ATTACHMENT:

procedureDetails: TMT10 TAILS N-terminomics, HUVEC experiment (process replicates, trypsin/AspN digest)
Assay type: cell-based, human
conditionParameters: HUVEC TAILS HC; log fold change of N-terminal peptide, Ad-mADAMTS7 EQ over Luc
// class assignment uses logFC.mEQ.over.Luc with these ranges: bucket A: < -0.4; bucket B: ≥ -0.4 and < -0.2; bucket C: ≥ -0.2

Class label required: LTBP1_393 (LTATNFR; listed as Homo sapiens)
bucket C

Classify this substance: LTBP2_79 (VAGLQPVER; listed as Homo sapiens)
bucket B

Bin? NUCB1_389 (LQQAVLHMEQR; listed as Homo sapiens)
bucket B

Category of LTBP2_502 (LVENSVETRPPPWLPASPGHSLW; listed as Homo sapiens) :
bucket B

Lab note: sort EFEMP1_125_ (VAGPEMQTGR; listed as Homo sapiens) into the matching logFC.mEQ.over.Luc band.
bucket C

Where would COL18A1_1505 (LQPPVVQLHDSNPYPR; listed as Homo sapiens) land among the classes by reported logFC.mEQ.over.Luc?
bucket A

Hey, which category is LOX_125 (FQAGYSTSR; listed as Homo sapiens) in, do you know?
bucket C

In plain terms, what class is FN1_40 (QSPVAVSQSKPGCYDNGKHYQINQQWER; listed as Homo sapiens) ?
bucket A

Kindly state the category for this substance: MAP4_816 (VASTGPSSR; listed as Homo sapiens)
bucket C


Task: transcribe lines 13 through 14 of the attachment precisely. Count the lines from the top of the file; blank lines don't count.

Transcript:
Lab note: sort EFEMP1_125_ (VAGPEMQTGR; listed as Homo sapiens) into the matching logFC.mEQ.over.Luc band.
bucket C